Peas and Fava beans are planted in these beds. The two outside rows are Fava beans, they will grow to take over the whole bed. The line of peas in the middle will be removed when they are large enough to put in your box as peas shoots in a couple of weeks. The peas are called a catch crop because they take a niche, make a productive item, while not interfering with final crop. We also have beds with three rows of peas, same thing applies, the outside rows will be allowed to take over the bed and produce sugar snap peas. The middle row will be picked for pea shoots.

On Monday morning, I planted 25 cuttings from a neighbor in our new Permaculture tree rows. These are Quince and will root directly from a cutting pushed into the soil now. I marked each one with a little flag so Jose could see where they are. He will come back and set a stake near it with a wire tube to keep the rabbits from munching on the new shoots in the spring. Why we have so many rabbits is a whole other story for another time. 

The stake and netting in the picture on the right is protecting two chestnut seeds that were sown in late October. The early rains helped germinate lots of winter weeds so just before we sowed the chestnut seed Roberto cultivated these beds. It was then too cold for more weed seeds to germinate. We are learning these critical times over the years. They help us keep our fields clean of weeds. The summer is now the most difficult weed time with Johnson Grass. We are trying some new ideas this year to control that weed.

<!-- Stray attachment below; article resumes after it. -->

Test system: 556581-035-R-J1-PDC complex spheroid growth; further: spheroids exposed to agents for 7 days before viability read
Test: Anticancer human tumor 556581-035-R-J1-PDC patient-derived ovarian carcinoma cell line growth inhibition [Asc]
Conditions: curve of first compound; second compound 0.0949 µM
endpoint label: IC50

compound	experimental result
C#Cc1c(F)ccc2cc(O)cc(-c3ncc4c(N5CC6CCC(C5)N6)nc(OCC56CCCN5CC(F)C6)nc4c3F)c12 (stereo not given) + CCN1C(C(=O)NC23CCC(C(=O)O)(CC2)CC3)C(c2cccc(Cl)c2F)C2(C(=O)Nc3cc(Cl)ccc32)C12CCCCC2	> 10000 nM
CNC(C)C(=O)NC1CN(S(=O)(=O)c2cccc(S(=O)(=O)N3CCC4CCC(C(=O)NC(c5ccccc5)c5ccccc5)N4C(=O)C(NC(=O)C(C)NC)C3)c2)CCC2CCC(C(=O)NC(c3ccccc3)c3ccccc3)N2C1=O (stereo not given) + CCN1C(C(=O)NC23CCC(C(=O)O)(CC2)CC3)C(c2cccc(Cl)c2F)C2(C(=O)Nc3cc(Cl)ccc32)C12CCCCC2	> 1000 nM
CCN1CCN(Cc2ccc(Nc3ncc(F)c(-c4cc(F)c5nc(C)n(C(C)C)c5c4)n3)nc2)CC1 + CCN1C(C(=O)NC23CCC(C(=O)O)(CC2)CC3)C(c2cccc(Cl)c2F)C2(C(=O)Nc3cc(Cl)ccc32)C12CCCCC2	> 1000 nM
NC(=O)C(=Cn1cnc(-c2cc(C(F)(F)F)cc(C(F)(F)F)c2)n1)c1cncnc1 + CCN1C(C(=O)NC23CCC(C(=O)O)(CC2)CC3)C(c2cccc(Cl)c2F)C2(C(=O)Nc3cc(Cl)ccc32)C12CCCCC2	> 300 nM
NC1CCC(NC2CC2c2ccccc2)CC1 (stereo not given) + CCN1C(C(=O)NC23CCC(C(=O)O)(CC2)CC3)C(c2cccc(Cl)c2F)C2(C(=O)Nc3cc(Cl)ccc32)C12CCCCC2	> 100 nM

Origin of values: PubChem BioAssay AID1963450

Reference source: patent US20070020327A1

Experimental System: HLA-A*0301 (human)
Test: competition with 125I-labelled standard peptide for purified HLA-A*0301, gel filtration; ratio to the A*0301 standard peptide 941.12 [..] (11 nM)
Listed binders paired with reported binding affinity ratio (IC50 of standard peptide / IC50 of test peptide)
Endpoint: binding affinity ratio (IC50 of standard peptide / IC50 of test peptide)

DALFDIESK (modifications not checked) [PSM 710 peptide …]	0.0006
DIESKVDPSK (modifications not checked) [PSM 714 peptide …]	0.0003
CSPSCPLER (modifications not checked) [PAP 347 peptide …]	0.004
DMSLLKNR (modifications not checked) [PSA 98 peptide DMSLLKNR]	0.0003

The seeds of the chestnut are sown directly, so that the tap root will grow undisturbed deep into the soil allowing it to survive in a drought without irrigation. Same goes for the Quince I just planted. We you start a tree in a pot the tap root reaches the bottom of the pot and cannot go any further. It grow lots of lateral branches to the root system. These are shallow when planted in the field and cannot draw upon deep supplies of water and nutrients. Have a great week. Nigel